There's a new deadline on getting your kid to sleep well.
A study conducted at Queensland University of Technology in Australia has found that children who are able to soothe themselves back to sleep by the time they are 5 years old tend to have an easier time adjusting to school compared to kids with issues sleeping.
The large-scale study, which followed nearly 3,000 children from birth to age 6 or 7, found that one-third of kids have sleep problems that led to emotional and behavioral issues in the classroom, including a greater risk of developing attention deficit disorder.
As one of the first studies to use such a large sample size to examine long-term effects, parents were asked to report their child's sleep while teachers then reported on the child's ability to adjust in a school setting. Those problematic sleep issues — the inability to self-regulate their attention or to soothe themselves back to sleep without the aid of a parent — were clearly associated with hyperactivity, poorer classroom self-regulation, and emotional outbursts.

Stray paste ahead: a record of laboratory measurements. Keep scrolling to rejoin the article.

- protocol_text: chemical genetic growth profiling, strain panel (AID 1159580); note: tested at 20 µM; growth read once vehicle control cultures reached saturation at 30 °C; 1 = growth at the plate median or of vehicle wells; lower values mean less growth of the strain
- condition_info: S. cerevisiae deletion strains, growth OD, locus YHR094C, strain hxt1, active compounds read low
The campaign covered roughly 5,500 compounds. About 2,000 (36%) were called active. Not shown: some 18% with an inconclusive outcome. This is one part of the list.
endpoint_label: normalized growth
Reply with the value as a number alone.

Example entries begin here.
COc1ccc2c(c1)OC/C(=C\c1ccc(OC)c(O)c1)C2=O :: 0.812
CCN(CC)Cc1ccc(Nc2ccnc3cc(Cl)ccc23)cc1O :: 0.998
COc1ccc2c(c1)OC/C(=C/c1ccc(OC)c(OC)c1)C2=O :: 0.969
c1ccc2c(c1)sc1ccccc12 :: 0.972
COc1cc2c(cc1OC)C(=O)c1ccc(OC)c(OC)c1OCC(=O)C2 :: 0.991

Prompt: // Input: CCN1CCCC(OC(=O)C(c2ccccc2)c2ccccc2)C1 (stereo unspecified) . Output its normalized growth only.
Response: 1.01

"We now know 70 percent of children are regulating their own sleep by 5 years, but for the remaining third it may be detrimental to them developmentally over time," said Dr. Kate Williams from the university's Faculty of Education, School of Early Childhood. "The overwhelming finding is it's vital to get children's sleep behaviors right by the time they turn 5."
What can a parent do to get their kids on the right track before they reach that crucial age?
Williams recommends parents refrain from bad habits, like "lying with children over and over" and "letting them into their bed." She added that treating bedtime as a skill for kids to learn is equally important.
"Sleep problems can be sorted out long before a child reaches school age, provided parents and childcare workers are aware and supported," she said. "Prevention is the key."